The best gig Abrahamson could come up with was a TV job writing an episode of The Trials of Rosie O'Neill. The episode starred Bill Cobbs as a struggling blues artist who goes mad when an Axl Rose kind of guy steals his song and plays it on MTV.

"During the course of the show Rosie learns about the blues," Abrahamson explains. "A lot of the material I used were things I used to lecture about in the Chicago public schools when I'd go to grade schools on the west side and south side and talk about blues and give these kids some kind of understanding of their musical heritage and their musical birthright."

Again he moved back to Chicago, now working free-lance as an ad copywriter while meaning to raise money independently and make the features Hollywood didn't want to make. In 1991 he produced a cute 12-minute film called How Blue Can You Get? about an experience he'd had trying to sell a song to B.B. King. In the film, which features A.C. Smith and Chicago actors Ernest Perry and Cedric Young, a white blues songwriter wannabe tries to sell a song to blues star Taildragger Sam, who mistakenly thinks the young man is trying to sell him a boom box. The film was featured for a week at the American Film Institute in Los Angeles, won honors at the Boston and Houston film festivals, and, for what it's worth, won a "best of the show" citation here at Around the Coyote.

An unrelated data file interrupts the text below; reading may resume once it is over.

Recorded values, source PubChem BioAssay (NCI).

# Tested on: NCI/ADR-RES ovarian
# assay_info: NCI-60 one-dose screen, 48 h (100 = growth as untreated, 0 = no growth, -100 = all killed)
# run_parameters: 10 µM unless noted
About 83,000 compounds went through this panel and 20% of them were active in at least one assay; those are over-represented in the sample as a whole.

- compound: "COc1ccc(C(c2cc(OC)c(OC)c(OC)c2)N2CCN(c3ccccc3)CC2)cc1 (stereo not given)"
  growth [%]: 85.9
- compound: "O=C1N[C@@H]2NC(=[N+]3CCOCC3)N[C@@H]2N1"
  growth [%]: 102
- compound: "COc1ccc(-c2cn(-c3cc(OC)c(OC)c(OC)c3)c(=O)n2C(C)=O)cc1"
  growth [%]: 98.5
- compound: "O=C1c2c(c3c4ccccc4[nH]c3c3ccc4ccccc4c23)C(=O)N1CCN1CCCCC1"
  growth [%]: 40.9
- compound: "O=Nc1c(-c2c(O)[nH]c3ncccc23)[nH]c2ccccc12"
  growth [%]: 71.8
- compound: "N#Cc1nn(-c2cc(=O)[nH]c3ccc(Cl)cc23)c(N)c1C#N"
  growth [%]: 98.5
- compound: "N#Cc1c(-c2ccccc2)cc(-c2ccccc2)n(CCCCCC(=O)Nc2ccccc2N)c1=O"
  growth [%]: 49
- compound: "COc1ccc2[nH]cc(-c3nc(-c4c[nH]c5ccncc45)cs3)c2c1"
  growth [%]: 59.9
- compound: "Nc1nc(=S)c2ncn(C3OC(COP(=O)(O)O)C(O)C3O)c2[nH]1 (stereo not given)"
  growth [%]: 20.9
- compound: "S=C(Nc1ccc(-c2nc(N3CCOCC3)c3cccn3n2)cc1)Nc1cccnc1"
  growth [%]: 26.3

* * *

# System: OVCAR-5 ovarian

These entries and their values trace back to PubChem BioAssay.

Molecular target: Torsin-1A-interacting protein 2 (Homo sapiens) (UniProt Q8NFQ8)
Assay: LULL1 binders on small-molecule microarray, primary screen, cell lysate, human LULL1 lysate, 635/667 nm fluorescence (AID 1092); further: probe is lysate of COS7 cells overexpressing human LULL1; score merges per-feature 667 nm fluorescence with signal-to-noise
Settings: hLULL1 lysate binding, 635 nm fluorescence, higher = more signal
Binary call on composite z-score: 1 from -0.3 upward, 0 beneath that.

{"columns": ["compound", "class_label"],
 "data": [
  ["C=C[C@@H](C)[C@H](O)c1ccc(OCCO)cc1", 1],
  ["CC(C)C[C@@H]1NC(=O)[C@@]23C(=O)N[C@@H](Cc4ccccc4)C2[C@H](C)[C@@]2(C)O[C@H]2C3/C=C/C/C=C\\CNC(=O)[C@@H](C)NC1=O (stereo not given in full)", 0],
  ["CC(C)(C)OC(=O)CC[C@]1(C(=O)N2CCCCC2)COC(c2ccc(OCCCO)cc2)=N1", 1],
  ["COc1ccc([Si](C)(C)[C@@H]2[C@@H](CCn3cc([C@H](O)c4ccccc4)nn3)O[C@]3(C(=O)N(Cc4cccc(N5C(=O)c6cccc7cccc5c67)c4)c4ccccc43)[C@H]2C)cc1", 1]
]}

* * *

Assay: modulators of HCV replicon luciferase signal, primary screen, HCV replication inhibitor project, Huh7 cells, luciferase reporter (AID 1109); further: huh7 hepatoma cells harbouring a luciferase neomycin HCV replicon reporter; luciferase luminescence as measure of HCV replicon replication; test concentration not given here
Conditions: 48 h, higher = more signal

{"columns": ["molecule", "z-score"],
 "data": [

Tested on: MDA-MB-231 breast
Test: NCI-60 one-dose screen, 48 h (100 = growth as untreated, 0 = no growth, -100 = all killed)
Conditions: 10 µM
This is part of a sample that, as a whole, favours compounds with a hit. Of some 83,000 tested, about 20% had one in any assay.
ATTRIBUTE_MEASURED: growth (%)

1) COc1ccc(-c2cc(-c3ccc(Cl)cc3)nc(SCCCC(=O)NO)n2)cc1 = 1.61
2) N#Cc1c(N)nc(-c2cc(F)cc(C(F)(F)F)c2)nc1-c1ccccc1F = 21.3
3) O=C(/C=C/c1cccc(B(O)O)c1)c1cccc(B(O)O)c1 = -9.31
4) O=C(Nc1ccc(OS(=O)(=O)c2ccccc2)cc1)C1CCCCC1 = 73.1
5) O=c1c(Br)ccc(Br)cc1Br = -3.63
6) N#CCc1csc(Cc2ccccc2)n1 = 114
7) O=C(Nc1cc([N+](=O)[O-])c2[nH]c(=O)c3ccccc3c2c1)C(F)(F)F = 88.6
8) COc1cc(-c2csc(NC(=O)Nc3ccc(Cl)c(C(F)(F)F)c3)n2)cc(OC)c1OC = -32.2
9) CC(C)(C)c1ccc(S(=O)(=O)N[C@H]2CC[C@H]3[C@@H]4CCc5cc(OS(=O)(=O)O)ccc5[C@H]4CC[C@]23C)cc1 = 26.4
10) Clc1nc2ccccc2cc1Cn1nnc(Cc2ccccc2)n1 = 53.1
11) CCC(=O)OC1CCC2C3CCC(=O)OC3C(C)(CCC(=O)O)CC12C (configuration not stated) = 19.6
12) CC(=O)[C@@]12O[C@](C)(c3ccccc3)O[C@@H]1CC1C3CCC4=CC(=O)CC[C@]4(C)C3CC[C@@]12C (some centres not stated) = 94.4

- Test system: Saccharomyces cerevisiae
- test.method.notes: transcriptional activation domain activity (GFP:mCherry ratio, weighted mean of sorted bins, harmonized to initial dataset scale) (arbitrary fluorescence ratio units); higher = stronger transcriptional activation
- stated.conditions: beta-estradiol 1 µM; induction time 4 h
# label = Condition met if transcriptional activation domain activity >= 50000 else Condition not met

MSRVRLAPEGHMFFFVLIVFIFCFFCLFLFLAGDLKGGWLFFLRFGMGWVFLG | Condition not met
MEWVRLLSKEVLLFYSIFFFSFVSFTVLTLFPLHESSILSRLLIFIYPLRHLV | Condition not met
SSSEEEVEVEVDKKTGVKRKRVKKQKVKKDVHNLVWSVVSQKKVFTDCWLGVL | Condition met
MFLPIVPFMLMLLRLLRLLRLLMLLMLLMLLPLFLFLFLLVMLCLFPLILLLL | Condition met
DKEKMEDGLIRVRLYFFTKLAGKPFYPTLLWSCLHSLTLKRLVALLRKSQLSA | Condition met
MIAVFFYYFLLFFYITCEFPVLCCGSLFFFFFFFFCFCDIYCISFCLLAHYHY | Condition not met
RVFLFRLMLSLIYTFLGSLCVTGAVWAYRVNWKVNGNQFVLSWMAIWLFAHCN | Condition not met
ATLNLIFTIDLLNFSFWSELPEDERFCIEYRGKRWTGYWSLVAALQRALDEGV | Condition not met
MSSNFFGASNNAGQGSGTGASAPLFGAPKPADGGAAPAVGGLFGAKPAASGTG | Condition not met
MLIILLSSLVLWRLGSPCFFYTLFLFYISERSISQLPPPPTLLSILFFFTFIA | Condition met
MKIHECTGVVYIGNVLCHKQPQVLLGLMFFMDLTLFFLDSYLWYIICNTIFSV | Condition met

Back in Chicago, though, Abrahamson didn't start in right away with his serious projects. He began trying to raise money for his "Get Naked" script, a "total piece of fluff" he pitched as "House Party meets Wayne's World." To satisfy his political urges, he bellowed his anti-establishment rants to the converted at the Green Mill poetry slams, blasting Oliver North and American institutional racism. They're not Ginsberg and they sound more than a little like pop lyrics, but Abrahamson's poems have a violent edginess that makes them perfect for the slam.

Well, you can hide 'em in Chicago

In them Robert Taylor Homes

You can hide them up in Harlem

And pray they all stay stoned.

You can hide 'em out in Roxbury

Or down in south LA

But you can't hide these folks forever

And there will be a judgment day.

There's a nation in this nation